His colleague, Henry B. Eyring, has a Ph.D. and MBA in business administration from Harvard.  He left the faculty of the Stanford Graduate School of Business to serve for six years as a college president.  Since 1980, he has been involved in spiritual education at all levels of the Church, with the exception of 7 years to help manage the Church’s physical operations.

The youngest of these three men is now 87.  All three gave up their successful careers to devote their full attention to religious matters, for decades.  None expected to be Church leaders.  They never applied for those responsibilities.  None of them retired from their jobs.  They were asked, and they stepped away in the prime of their professions.  They had faith that the Lord had something even more important for them to do.  They were invited to serve in what they would in an instant tell you was a more pressing calling.

These three are members of what is known as the First Presidency, the highest council of the Church.  They were called to their current positions after first serving as members of the Council of the Twelve Apostles.

Their colleagues on the Council of the Twelve have similar stories.  None planned to be leaders in the Church.  Some had careers in the automotive, real estate, investment, health care, airline, and banking industries.  Others came from occupations in education, on college faculties and as college presidents.  Another was president of a chemical company, another in manufacturing, yet another a heart surgeon specializing in cardiac transplants.  One of these had a career in international relations, in and out of government.  And one was an accountant and auditor—nothing meant by mentioning this profession last.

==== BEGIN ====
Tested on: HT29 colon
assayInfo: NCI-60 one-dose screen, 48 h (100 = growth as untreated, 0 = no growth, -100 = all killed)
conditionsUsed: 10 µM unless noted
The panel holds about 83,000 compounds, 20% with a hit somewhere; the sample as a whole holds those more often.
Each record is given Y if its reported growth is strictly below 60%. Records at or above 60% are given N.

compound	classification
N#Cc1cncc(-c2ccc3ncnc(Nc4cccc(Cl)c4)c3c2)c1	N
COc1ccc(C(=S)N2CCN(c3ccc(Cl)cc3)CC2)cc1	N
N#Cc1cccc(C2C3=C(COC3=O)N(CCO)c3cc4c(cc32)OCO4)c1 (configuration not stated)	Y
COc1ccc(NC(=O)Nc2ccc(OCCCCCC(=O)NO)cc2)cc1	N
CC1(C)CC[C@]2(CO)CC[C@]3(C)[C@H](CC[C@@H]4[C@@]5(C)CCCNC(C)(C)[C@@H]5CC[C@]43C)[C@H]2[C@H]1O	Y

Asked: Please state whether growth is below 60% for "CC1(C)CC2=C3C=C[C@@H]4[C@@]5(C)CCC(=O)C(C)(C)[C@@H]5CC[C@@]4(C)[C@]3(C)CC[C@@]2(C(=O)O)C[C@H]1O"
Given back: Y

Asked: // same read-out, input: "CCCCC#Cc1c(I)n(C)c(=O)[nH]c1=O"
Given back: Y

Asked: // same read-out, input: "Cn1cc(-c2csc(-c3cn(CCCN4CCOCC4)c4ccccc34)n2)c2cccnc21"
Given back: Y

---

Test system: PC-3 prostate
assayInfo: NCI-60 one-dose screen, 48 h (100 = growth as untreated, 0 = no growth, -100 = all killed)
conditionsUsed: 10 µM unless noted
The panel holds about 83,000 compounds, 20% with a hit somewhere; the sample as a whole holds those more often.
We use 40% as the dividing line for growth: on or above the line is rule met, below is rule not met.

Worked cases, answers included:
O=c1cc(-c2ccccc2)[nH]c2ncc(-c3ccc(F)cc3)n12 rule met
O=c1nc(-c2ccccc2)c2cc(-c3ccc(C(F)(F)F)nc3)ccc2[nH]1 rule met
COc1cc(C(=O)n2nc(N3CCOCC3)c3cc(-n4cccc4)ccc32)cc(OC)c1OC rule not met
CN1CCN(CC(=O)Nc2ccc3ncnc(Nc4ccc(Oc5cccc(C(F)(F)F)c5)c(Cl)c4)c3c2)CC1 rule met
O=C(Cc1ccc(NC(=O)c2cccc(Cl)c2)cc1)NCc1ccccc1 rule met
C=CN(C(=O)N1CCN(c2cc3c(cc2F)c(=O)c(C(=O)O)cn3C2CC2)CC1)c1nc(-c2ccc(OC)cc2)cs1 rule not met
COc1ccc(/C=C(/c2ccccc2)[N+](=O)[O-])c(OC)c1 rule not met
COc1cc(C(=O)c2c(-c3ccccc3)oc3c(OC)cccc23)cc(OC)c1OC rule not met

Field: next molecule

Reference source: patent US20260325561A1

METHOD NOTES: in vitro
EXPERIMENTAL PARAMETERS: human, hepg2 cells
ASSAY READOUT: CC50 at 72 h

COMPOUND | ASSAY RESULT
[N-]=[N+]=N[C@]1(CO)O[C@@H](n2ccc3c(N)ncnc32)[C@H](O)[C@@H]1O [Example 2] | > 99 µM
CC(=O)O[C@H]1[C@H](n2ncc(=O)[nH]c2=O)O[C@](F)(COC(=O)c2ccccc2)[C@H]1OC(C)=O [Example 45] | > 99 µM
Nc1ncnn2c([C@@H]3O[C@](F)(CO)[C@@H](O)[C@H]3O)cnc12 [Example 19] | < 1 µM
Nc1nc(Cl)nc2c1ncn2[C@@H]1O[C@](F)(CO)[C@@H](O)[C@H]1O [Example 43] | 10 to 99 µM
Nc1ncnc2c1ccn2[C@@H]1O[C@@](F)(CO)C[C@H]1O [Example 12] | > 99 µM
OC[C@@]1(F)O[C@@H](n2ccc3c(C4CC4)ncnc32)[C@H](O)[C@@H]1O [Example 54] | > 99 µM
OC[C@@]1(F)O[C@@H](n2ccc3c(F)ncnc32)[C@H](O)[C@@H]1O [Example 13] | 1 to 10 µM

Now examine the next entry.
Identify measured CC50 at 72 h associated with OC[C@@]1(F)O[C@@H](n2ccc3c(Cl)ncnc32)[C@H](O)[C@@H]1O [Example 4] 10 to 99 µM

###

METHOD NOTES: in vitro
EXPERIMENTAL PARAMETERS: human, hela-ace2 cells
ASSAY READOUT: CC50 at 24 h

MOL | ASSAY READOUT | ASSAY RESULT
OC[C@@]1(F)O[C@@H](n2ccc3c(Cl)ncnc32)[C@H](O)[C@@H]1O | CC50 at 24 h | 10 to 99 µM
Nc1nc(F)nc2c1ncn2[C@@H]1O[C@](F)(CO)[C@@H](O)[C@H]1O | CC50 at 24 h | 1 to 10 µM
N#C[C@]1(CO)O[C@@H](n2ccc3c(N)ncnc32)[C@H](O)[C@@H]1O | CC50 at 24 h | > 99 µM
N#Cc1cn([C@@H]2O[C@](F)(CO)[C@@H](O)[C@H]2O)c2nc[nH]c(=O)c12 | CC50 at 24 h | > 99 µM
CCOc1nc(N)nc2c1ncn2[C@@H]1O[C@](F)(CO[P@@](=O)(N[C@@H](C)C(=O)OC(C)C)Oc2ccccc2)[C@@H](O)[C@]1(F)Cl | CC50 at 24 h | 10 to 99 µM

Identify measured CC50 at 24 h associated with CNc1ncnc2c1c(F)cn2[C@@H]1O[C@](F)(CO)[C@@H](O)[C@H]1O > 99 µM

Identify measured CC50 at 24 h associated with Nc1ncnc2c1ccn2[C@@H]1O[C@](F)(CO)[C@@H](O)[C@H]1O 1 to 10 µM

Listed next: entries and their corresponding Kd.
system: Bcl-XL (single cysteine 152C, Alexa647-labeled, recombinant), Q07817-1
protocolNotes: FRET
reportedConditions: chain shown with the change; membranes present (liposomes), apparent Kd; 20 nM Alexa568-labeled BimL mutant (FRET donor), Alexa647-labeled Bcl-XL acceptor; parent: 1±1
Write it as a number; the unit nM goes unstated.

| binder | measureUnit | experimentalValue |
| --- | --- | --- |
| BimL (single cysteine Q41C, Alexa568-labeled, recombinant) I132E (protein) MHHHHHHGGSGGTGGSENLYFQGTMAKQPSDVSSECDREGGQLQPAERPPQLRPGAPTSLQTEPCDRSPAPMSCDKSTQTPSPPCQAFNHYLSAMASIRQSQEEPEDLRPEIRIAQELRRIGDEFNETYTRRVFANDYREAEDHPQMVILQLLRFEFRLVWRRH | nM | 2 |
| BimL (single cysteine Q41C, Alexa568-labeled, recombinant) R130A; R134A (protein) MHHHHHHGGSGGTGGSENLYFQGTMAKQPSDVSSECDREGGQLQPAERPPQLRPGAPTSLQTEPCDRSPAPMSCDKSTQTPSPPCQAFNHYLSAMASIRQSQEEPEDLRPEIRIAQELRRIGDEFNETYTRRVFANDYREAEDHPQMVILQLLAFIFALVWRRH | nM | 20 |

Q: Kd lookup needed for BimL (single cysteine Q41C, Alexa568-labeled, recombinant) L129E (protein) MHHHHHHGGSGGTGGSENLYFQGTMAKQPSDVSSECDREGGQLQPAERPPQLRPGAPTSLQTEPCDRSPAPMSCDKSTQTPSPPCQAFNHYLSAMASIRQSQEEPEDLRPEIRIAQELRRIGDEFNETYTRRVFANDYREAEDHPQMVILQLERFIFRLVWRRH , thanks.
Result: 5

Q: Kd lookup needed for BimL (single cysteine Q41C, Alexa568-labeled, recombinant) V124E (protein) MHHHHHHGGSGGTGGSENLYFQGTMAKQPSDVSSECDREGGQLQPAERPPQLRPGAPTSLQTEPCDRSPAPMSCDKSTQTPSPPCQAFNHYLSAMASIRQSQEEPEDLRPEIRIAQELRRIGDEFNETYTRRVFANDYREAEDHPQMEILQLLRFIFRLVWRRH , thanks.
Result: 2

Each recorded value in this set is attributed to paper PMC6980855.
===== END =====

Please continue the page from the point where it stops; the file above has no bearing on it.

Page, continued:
Departure from a vibrant career is not expected of everyone.  For all but a few, our chances may be no more than doing the marvelous good each day that our jobs may offer, as well as helping our families, neighbors, and communities.  The daily potential is endless, and the joys of job and service taken together can be great.  

Still, there is inspiration in the dedication of those who were asked to give up their careers and did so.  They are giving their all—retaining the preeminence of service to family, which may not be surrendered—to the opportunities to bless others whom the Lord puts before them.  Wonderfully, the Lord also, each day, puts before us opportunities to bless.  Through our work and our service we strengthen our communities, as the Lord would have it.

Of Overreaching Concerns and Asset Allegation

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What’s in a word?  That is an old question.  Often what is in the word may not be what the author intended.  The result can be humorous, and sometimes insightful.

Before retiring from the American Bankers Association, I became acquainted with a couple of examples where perhaps the wrong word presented an insightful meaning.  Listening to a seminar broadcast I heard the speaker explain the “overreaching concern” of his particular program.  Since the beginning of the Great Cessation and related lockdowns, I have heard many overreaching concerns expressed.  Perhaps we may learn from them.